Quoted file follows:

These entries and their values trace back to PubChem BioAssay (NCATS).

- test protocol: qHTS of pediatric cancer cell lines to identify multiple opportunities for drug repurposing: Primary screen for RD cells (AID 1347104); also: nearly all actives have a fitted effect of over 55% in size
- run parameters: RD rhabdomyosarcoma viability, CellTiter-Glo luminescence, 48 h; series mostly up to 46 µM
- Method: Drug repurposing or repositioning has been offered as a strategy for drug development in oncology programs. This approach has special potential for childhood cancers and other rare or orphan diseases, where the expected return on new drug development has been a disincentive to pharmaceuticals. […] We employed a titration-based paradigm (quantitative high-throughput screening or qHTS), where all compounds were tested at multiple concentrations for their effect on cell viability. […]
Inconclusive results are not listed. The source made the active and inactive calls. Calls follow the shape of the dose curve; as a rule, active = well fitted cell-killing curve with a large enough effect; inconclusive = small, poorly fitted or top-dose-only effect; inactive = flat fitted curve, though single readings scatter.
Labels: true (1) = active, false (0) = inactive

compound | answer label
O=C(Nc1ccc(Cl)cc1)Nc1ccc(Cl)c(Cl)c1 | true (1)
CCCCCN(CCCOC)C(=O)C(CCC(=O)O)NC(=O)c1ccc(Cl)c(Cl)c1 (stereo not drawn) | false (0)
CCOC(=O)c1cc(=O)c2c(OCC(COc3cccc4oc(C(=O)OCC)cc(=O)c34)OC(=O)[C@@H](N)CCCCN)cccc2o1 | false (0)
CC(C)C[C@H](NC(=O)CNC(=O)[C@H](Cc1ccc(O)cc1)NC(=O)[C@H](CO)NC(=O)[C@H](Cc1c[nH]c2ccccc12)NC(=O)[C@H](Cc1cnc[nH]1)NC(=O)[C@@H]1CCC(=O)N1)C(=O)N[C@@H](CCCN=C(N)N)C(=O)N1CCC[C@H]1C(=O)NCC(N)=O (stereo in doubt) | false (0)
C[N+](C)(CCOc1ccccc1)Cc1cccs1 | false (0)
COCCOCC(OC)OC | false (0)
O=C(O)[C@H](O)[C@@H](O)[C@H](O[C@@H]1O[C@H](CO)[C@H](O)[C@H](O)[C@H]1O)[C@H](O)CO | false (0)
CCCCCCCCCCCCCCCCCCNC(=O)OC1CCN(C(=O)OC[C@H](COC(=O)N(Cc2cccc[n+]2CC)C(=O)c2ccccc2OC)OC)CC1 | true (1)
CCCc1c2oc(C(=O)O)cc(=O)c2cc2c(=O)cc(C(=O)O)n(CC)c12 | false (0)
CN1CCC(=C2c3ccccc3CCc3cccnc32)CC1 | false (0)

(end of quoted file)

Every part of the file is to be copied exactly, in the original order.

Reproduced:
These entries and their values trace back to PubChem BioAssay (NCATS).

- test protocol: qHTS of pediatric cancer cell lines to identify multiple opportunities for drug repurposing: Primary screen for RD cells (AID 1347104); also: nearly all actives have a fitted effect of over 55% in size
- run parameters: RD rhabdomyosarcoma viability, CellTiter-Glo luminescence, 48 h; series mostly up to 46 µM
- Method: Drug repurposing or repositioning has been offered as a strategy for drug development in oncology programs. This approach has special potential for childhood cancers and other rare or orphan diseases, where the expected return on new drug development has been a disincentive to pharmaceuticals. […] We employed a titration-based paradigm (quantitative high-throughput screening or qHTS), where all compounds were tested at multiple concentrations for their effect on cell viability. […]
Inconclusive results are not listed. The source made the active and inactive calls. Calls follow the shape of the dose curve; as a rule, active = well fitted cell-killing curve with a large enough effect; inconclusive = small, poorly fitted or top-dose-only effect; inactive = flat fitted curve, though single readings scatter.
Labels: true (1) = active, false (0) = inactive

compound | answer label
O=C(Nc1ccc(Cl)cc1)Nc1ccc(Cl)c(Cl)c1 | true (1)
CCCCCN(CCCOC)C(=O)C(CCC(=O)O)NC(=O)c1ccc(Cl)c(Cl)c1 (stereo not drawn) | false (0)
CCOC(=O)c1cc(=O)c2c(OCC(COc3cccc4oc(C(=O)OCC)cc(=O)c34)OC(=O)[C@@H](N)CCCCN)cccc2o1 | false (0)
CC(C)C[C@H](NC(=O)CNC(=O)[C@H](Cc1ccc(O)cc1)NC(=O)[C@H](CO)NC(=O)[C@H](Cc1c[nH]c2ccccc12)NC(=O)[C@H](Cc1cnc[nH]1)NC(=O)[C@@H]1CCC(=O)N1)C(=O)N[C@@H](CCCN=C(N)N)C(=O)N1CCC[C@H]1C(=O)NCC(N)=O (stereo in doubt) | false (0)
C[N+](C)(CCOc1ccccc1)Cc1cccs1 | false (0)
COCCOCC(OC)OC | false (0)
O=C(O)[C@H](O)[C@@H](O)[C@H](O[C@@H]1O[C@H](CO)[C@H](O)[C@H](O)[C@H]1O)[C@H](O)CO | false (0)
CCCCCCCCCCCCCCCCCCNC(=O)OC1CCN(C(=O)OC[C@H](COC(=O)N(Cc2cccc[n+]2CC)C(=O)c2ccccc2OC)OC)CC1 | true (1)
CCCc1c2oc(C(=O)O)cc(=O)c2cc2c(=O)cc(C(=O)O)n(CC)c12 | false (0)
CN1CCC(=C2c3ccccc3CCc3cccnc32)CC1 | false (0)